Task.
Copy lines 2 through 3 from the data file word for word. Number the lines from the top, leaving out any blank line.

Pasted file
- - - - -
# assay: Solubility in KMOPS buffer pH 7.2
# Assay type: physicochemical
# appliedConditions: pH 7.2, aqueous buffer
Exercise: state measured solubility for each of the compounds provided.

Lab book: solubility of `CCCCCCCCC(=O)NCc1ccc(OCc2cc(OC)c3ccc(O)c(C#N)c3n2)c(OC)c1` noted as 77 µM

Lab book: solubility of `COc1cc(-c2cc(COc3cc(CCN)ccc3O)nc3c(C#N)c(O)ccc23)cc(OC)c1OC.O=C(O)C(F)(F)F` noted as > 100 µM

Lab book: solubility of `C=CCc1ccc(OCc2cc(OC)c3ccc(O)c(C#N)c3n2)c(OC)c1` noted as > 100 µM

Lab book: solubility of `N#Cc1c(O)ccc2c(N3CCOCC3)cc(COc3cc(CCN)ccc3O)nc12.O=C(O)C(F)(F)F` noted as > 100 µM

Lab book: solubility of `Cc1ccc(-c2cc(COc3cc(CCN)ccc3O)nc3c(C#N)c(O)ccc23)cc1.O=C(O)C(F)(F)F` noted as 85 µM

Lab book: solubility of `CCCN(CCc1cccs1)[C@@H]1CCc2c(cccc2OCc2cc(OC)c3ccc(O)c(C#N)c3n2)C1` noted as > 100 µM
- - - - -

# Assay type: physicochemical
# appliedConditions: pH 7.2, aqueous buffer